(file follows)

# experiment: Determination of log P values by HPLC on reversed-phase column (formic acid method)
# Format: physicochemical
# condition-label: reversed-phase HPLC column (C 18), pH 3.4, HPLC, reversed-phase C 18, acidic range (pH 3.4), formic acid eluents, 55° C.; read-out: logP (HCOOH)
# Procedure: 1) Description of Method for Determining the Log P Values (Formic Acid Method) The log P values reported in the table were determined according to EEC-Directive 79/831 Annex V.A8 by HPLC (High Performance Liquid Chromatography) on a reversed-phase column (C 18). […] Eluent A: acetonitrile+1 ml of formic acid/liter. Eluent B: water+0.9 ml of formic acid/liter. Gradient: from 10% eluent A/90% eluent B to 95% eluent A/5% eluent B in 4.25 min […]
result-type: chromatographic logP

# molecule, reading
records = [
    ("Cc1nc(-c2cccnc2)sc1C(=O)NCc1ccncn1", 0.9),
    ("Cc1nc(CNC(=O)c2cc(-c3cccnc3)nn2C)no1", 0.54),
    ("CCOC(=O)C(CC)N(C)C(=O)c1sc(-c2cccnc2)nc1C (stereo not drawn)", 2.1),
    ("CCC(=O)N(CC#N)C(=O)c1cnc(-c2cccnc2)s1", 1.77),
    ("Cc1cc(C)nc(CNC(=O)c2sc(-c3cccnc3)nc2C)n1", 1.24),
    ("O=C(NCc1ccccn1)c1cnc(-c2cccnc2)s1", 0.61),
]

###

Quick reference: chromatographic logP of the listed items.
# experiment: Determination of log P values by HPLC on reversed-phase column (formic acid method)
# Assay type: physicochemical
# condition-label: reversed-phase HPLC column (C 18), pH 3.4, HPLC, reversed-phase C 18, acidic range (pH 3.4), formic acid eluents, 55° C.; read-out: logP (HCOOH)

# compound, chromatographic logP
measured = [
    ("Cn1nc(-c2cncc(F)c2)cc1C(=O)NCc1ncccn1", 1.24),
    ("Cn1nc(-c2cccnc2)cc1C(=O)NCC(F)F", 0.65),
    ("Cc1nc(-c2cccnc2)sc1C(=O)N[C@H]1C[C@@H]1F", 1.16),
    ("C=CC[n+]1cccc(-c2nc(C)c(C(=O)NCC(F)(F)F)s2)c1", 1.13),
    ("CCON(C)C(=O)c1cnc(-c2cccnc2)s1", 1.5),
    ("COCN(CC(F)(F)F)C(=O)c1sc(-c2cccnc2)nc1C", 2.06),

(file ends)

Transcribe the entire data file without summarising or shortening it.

# experiment: Determination of log P values by HPLC on reversed-phase column (formic acid method)
# Format: physicochemical
# condition-label: reversed-phase HPLC column (C 18), pH 3.4, HPLC, reversed-phase C 18, acidic range (pH 3.4), formic acid eluents, 55° C.; read-out: logP (HCOOH)
# Procedure: 1) Description of Method for Determining the Log P Values (Formic Acid Method) The log P values reported in the table were determined according to EEC-Directive 79/831 Annex V.A8 by HPLC (High Performance Liquid Chromatography) on a reversed-phase column (C 18). […] Eluent A: acetonitrile+1 ml of formic acid/liter. Eluent B: water+0.9 ml of formic acid/liter. Gradient: from 10% eluent A/90% eluent B to 95% eluent A/5% eluent B in 4.25 min […]
result-type: chromatographic logP

# molecule, reading
records = [
    ("Cc1nc(-c2cccnc2)sc1C(=O)NCc1ccncn1", 0.9),
    ("Cc1nc(CNC(=O)c2cc(-c3cccnc3)nn2C)no1", 0.54),
    ("CCOC(=O)C(CC)N(C)C(=O)c1sc(-c2cccnc2)nc1C (stereo not drawn)", 2.1),
    ("CCC(=O)N(CC#N)C(=O)c1cnc(-c2cccnc2)s1", 1.77),
    ("Cc1cc(C)nc(CNC(=O)c2sc(-c3cccnc3)nc2C)n1", 1.24),
    ("O=C(NCc1ccccn1)c1cnc(-c2cccnc2)s1", 0.61),
]

###

Quick reference: chromatographic logP of the listed items.
# experiment: Determination of log P values by HPLC on reversed-phase column (formic acid method)
# Assay type: physicochemical
# condition-label: reversed-phase HPLC column (C 18), pH 3.4, HPLC, reversed-phase C 18, acidic range (pH 3.4), formic acid eluents, 55° C.; read-out: logP (HCOOH)

# compound, chromatographic logP
measured = [
    ("Cn1nc(-c2cncc(F)c2)cc1C(=O)NCc1ncccn1", 1.24),
    ("Cn1nc(-c2cccnc2)cc1C(=O)NCC(F)F", 0.65),
    ("Cc1nc(-c2cccnc2)sc1C(=O)N[C@H]1C[C@@H]1F", 1.16),
    ("C=CC[n+]1cccc(-c2nc(C)c(C(=O)NCC(F)(F)F)s2)c1", 1.13),
    ("CCON(C)C(=O)c1cnc(-c2cccnc2)s1", 1.5),
    ("COCN(CC(F)(F)F)C(=O)c1sc(-c2cccnc2)nc1C", 2.06),